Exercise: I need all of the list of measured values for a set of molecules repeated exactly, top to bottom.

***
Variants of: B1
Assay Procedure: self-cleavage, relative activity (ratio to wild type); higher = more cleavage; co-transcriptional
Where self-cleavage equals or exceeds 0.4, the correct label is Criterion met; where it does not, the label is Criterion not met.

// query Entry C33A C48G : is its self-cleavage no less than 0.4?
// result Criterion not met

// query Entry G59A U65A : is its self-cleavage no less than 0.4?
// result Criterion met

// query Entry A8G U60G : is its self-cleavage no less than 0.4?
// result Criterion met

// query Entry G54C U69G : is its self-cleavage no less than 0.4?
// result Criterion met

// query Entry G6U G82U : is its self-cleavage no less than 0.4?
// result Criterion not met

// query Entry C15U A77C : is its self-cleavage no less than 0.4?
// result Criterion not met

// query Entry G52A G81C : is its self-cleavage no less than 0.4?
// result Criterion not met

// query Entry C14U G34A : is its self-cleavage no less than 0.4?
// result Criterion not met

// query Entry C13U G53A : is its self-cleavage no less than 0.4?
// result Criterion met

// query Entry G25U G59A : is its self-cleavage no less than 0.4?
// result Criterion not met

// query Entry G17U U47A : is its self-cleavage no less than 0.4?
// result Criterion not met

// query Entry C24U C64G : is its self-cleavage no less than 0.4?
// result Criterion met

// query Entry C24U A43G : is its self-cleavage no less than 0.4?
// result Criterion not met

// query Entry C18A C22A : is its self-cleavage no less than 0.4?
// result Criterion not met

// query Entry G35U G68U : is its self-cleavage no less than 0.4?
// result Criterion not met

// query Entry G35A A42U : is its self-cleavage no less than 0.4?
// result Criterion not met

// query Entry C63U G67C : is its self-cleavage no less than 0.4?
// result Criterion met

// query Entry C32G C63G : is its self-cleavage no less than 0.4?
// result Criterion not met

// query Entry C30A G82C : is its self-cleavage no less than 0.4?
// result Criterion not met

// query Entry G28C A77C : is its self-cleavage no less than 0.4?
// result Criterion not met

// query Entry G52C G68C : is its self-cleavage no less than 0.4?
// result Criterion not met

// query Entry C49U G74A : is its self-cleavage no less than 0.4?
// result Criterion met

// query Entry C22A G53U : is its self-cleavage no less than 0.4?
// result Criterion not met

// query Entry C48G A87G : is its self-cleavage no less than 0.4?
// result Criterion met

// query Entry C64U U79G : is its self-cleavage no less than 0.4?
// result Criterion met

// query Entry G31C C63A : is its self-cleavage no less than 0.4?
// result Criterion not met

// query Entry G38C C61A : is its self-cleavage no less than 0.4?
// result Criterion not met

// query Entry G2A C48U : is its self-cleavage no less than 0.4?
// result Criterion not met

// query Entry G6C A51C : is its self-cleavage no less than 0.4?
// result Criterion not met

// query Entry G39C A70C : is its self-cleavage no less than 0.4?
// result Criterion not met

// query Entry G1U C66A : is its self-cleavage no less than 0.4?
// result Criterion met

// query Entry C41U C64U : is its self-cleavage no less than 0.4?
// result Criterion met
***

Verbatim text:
Variants of: B1
Assay Procedure: self-cleavage, relative activity (ratio to wild type); higher = more cleavage; co-transcriptional
Where self-cleavage equals or exceeds 0.4, the correct label is Criterion met; where it does not, the label is Criterion not met.

// query Entry C33A C48G : is its self-cleavage no less than 0.4?
// result Criterion not met

// query Entry G59A U65A : is its self-cleavage no less than 0.4?
// result Criterion met

// query Entry A8G U60G : is its self-cleavage no less than 0.4?
// result Criterion met

// query Entry G54C U69G : is its self-cleavage no less than 0.4?
// result Criterion met

// query Entry G6U G82U : is its self-cleavage no less than 0.4?
// result Criterion not met

// query Entry C15U A77C : is its self-cleavage no less than 0.4?
// result Criterion not met

// query Entry G52A G81C : is its self-cleavage no less than 0.4?
// result Criterion not met

// query Entry C14U G34A : is its self-cleavage no less than 0.4?
// result Criterion not met

// query Entry C13U G53A : is its self-cleavage no less than 0.4?
// result Criterion met

// query Entry G25U G59A : is its self-cleavage no less than 0.4?
// result Criterion not met

// query Entry G17U U47A : is its self-cleavage no less than 0.4?
// result Criterion not met

// query Entry C24U C64G : is its self-cleavage no less than 0.4?
// result Criterion met

// query Entry C24U A43G : is its self-cleavage no less than 0.4?
// result Criterion not met

// query Entry C18A C22A : is its self-cleavage no less than 0.4?
// result Criterion not met

// query Entry G35U G68U : is its self-cleavage no less than 0.4?
// result Criterion not met

// query Entry G35A A42U : is its self-cleavage no less than 0.4?
// result Criterion not met

// query Entry C63U G67C : is its self-cleavage no less than 0.4?
// result Criterion met

// query Entry C32G C63G : is its self-cleavage no less than 0.4?
// result Criterion not met

// query Entry C30A G82C : is its self-cleavage no less than 0.4?
// result Criterion not met

// query Entry G28C A77C : is its self-cleavage no less than 0.4?
// result Criterion not met

// query Entry G52C G68C : is its self-cleavage no less than 0.4?
// result Criterion not met

// query Entry C49U G74A : is its self-cleavage no less than 0.4?
// result Criterion met

// query Entry C22A G53U : is its self-cleavage no less than 0.4?
// result Criterion not met

// query Entry C48G A87G : is its self-cleavage no less than 0.4?
// result Criterion met

// query Entry C64U U79G : is its self-cleavage no less than 0.4?
// result Criterion met

// query Entry G31C C63A : is its self-cleavage no less than 0.4?
// result Criterion not met

// query Entry G38C C61A : is its self-cleavage no less than 0.4?
// result Criterion not met

// query Entry G2A C48U : is its self-cleavage no less than 0.4?
// result Criterion not met

// query Entry G6C A51C : is its self-cleavage no less than 0.4?
// result Criterion not met

// query Entry G39C A70C : is its self-cleavage no less than 0.4?
// result Criterion not met

// query Entry G1U C66A : is its self-cleavage no less than 0.4?
// result Criterion met

// query Entry C41U C64U : is its self-cleavage no less than 0.4?
// result Criterion met